CONTRIBUTED BY AMY HICKERSON
When we found out we were coming back to Korea (this is our second tour), I immediately put a trip to China to see the Great Wall on the rapidly growing bucket list in my mind.
It took us a while to get around to it (we picked beach locations first!) but in planning the trip, we knew of several options from word of mouth of friends who had already done a China trip:
(1) plan everything ourselves
(2) book a group or private tour through the USO or MWR travel agencies on post
(3) book a private tour with a travel company in China.
We opted for booking a private family tour through a tour company in China, based on some recommendations we had received from friends who had also used them. We contacted China Culture Tour, and were very pleased. Via email exchange, I let them know the sights we wanted to see, and they crafted the perfect plan for our family. We were responsible for booking our flights to and from China, and acquiring the tourist Visas*, but they planned the rest. Our services included private pickup at the airport, and a private guide and driver for the entirety of the trip. We had a short visit (2 days in Beijing, 1 day in Xi’an with a travel day on either end) with full days, but never felt rushed.
On our first full day, we started in the morning around 9 am at the Temple of Heaven. There is a large park surrounding the temple buildings. Lots of people were already there; it is a time for groups to gather to play games and exercise. It was so interesting!
After passing through the entrance park, the temple buildings you will visit are so beautiful.
At the other end of the park, we saw more groups exercising, playing music, singing, and this display of documents. Our tour guide explained that this is how some Chinese parents arrange dates (and hopefully a marriage) for their children. They write up a description for their child, put it out on display, and then look at the other papers for a match.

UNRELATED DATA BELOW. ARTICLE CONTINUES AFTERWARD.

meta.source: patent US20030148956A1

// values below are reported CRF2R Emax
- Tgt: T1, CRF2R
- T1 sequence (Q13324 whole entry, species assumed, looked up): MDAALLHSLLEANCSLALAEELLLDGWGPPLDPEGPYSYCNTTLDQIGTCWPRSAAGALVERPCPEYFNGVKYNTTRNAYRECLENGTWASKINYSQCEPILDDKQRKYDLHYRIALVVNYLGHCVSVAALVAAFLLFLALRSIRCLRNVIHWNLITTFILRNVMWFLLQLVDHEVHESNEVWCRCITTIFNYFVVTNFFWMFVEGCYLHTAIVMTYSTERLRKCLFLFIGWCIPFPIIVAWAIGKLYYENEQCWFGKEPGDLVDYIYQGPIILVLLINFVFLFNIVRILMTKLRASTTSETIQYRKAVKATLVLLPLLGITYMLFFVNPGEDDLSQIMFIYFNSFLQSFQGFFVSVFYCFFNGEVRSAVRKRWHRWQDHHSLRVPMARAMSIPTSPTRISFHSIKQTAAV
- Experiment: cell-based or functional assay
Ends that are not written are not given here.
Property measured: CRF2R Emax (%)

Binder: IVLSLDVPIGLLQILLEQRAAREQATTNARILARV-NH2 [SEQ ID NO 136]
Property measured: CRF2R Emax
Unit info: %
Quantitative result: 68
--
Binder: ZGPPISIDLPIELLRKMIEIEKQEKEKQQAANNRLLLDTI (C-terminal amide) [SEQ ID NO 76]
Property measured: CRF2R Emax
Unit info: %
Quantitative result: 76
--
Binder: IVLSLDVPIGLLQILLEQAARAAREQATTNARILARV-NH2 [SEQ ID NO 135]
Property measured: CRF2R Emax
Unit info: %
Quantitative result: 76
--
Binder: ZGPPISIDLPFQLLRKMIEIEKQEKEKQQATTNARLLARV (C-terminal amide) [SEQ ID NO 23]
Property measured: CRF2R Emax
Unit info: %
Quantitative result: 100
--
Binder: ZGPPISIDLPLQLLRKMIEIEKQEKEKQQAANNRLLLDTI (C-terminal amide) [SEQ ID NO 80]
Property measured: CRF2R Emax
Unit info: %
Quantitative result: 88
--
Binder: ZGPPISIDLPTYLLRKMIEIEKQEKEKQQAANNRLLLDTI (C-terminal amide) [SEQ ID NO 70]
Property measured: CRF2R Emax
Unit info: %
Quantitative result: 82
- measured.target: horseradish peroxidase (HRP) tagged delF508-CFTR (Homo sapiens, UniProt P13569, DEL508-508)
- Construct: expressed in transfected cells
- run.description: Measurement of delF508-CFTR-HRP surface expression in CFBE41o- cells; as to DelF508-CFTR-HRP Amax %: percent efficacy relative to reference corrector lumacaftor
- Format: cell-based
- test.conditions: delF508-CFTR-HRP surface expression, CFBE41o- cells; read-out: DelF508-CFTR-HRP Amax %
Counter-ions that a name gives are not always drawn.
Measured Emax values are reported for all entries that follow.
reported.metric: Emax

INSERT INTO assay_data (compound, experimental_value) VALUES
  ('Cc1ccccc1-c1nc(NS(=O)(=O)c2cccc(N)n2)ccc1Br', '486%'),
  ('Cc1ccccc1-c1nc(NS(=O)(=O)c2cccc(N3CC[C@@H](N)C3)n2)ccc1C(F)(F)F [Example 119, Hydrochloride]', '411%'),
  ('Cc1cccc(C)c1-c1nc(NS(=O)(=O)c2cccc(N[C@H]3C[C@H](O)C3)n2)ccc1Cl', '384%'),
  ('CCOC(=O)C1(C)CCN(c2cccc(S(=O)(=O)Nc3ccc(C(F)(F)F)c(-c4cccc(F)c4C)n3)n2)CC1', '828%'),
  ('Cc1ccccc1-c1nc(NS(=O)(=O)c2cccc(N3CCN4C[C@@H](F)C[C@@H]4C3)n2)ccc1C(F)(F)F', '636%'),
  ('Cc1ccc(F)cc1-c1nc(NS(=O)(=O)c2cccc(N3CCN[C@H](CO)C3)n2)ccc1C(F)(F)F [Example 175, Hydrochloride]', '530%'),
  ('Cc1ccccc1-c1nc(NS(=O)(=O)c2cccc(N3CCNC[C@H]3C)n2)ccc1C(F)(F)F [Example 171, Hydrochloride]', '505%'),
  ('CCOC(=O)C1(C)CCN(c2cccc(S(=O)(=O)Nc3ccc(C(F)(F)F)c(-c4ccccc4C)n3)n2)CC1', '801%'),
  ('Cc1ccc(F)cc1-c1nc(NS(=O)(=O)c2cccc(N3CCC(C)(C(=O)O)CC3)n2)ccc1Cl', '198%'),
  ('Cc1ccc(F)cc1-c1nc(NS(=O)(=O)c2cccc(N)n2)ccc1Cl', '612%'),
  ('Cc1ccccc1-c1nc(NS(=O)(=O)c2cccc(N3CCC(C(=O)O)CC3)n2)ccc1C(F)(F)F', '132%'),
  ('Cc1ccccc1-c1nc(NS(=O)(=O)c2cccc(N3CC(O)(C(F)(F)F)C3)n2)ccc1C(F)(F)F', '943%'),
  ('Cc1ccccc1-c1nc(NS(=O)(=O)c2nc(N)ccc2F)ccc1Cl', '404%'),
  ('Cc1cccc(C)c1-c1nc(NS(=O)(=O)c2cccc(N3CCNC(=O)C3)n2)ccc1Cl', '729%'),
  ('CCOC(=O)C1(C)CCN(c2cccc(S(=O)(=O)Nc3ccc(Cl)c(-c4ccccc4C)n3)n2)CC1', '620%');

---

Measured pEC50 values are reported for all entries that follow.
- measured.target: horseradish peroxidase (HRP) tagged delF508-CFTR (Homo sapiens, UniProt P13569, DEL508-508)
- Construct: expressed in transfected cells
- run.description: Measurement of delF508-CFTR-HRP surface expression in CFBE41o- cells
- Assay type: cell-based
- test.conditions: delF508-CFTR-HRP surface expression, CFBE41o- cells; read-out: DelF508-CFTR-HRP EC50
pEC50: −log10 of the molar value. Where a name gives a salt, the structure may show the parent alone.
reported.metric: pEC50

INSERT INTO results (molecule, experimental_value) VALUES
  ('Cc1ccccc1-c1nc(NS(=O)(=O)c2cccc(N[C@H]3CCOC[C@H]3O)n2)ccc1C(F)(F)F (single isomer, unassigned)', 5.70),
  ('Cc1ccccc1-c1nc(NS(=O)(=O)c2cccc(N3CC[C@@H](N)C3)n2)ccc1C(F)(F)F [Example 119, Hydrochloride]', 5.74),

From there we went to lunch, and then on to the Great Wall. It was about an hour and a half drive to the section we did, Mutianyu. At this section, we rode a cable car/gondola to the top, walked along the wall for about a mile, and then rode a toboggan style sled to the bottom. It was amazing… incredible… fun… everything we had imagined a visit to the Great Wall would be!
Gondolas on the way up:
ON the wall… so surreal!
This is the sled track on the way down. Each person sits in a sled type “car” with a control lever between your legs. Push down to go forward, pull up to slow down. It was so fun! And it is actually a pretty long windy path down the mountain!
After the Great Wall, we were taken back to our hotel for the evening. We still had some energy left, so we ventured out of the hotel for some dinner and exploring. We had read about the famous Donghuamen Night Market, a street food market with some “interesting” choices, and found out it was only about a 20 minute walk from our hotel, so off we went (to take pictures, NOT to eat… you’ll see why in the photos below…)